New blowout preventer mandates coming — but companies won’t have to comply overnight

Federal regulators are on track to propose new standards for boosting the reliability and performance of emergency devices safeguarding offshore wells later this year — but that doesn’t mean the industry will have to comply overnight.

Obama administration officials at the Offshore Technology Conference have signaled they are prepared to give companies plenty of lead-in time to innovate new blowout preventers to meet the forthcoming requirements, manufacture the devices and install them on new and aging drilling vessels.

“We will have to have a phase-in of new requirements, because it will take time for industry to gear up,” said James Watson, the director of the Bureau of Safety and Environmental Enforcement. “It takes time for industry to be able to gear up before the integration of new technology, because it’s got to be manufactured.”

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The Deepwater Horizon disaster revealed shortcomings in the blowout preventers used as a last resort against runaway wells and spurred regulators to begin developing mandates that would boost the performance of those emergency devices.

During an emergency, shearing and sealing rams in the devices can be activated to cut drill pipe and block off the well hole. But a forensic investigation of the blowout preventer used at BP’s failed Macondo well concluded that a powerful rush of oil and gas caused drill pipe to buckle and shift, ultimately preventing powerful shearing rams on the device from cutting the pipe and sealing the hole.

The Bureau of Safety and Environmental Enforcement is likely to require more robust maintenance of blowout preventers, stronger training for the people operating them and better sensors to track their performance deep underwater.

Watson underscored that the final rule probably also will include specific performance standards for the devices, rather than solely prescriptive requirements that could serve to lock in new technology at the expense of future innovation. For instance, the measure could require blowout preventers be capable of cutting through debris and the thick oil joints where pieces of drill pipe connect — rather than insisting on specific BOP designs that may achieve those goals.

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The rule also may reference a new American Petroleum Institute standard for the devices.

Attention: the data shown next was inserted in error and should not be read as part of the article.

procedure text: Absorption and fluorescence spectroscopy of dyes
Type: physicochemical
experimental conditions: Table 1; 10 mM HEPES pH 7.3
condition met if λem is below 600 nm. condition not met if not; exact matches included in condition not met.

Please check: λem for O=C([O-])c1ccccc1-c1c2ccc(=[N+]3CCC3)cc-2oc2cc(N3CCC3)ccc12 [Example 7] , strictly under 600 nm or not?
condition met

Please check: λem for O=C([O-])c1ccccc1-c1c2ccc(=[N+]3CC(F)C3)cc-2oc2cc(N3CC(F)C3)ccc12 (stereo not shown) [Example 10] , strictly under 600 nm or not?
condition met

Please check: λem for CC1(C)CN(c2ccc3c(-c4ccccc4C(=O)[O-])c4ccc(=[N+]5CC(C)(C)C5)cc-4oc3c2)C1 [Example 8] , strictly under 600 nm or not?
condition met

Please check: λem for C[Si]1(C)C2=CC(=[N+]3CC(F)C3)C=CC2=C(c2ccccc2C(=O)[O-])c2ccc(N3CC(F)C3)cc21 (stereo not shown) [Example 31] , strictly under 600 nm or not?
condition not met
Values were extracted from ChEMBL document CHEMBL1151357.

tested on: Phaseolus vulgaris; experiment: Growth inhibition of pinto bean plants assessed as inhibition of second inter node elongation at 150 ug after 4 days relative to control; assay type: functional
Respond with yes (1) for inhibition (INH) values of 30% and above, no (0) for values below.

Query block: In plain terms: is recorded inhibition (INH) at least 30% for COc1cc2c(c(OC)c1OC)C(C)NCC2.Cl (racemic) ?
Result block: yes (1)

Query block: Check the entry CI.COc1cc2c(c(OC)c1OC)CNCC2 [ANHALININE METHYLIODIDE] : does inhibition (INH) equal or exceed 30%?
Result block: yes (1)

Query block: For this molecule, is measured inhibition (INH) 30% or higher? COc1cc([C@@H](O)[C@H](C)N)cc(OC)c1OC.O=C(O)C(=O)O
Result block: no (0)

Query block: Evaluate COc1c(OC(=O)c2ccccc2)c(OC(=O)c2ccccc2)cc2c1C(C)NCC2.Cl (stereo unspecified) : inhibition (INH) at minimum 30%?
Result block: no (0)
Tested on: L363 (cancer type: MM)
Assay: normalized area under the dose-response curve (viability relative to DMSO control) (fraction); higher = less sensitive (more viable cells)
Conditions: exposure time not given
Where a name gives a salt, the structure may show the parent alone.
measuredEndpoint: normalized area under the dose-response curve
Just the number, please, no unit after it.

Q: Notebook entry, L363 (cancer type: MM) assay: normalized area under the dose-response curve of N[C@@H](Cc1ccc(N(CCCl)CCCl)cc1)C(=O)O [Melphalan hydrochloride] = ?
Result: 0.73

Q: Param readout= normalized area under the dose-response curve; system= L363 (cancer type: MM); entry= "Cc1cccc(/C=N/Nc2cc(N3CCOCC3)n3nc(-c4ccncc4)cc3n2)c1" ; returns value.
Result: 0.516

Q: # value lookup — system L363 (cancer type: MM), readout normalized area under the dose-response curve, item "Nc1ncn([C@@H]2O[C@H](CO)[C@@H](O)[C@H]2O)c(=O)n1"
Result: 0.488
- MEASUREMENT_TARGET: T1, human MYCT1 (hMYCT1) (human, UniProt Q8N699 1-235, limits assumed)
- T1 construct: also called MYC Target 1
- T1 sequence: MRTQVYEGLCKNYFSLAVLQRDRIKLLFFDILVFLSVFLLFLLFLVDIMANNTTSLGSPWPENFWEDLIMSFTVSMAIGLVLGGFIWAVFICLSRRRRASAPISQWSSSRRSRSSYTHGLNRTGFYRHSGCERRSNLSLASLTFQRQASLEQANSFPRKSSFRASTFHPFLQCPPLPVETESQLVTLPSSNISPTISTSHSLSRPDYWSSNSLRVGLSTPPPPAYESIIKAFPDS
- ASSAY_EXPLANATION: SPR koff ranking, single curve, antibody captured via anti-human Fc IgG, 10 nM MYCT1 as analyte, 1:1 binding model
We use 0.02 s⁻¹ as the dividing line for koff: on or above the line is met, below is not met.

“There will have to be some prescriptive (components), largely referencing the API standard that now exists,” Watson said. “My desire is that there be some performance requirements, as opposed to specific, got-to-do prescriptive things.”

The safety bureau is set to issue a proposed blowout preventer rule by the end of this year, after holding a forum at the Interior Department last year to solicit input from the oil industry and other stakeholders. A final rule wouldn’t come out until next year, at the earliest, after the agency sifts through public comments and makes any changes to the measure in response.

Watson said industry has already anticipated many of the likely changes. After Macondo, the three main blowout preventer manufacturers rolled out — or announced plans to offer — newly robust shearing rams, some with different blade shapes and more powerful hydraulic force to slam them shut.

“We’ve been measuring reliability since the Macondo incident as we’ve done more and more testing of the BOPs that are in the field now,” Wat son said. ” There’s a certain need, I think, to increase the reliability of components.”

While some drilling contractors now are using BOPs with multiple shearing rams, to up the odds of cutting through pipe and debris, that’s not enough, Watson suggested. Increasing redundancy should not be a replacement for improving the performance of rams, he said.

“There is a lot of redundancy in these BOPs now, but it doesn’t give you comfort, even now, when you rely on redundancy,” Watson said. “You want to rely on the overall machines working as designed anytime.”

Some companies are reporting a one- to two-year backlog on BOPs on order — and those devices are being made before the new mandates are clear. But Watson noted that companies have “anticipated a lot,” and “we’re taking that into consideration as we probably set up some kind of schedule for implementation.”

Companies working offshore may face an absolute deadline for retiring old blowout preventers that don’t meet any new performance and prescriptive standards, with a long phase-in time.

Deputy Interior Secretary David Hayes last year said under the new rule, BOPs will have to be able to cut whatever is in their way, be better maintained and contain sensors to reveal what is happening in the devices.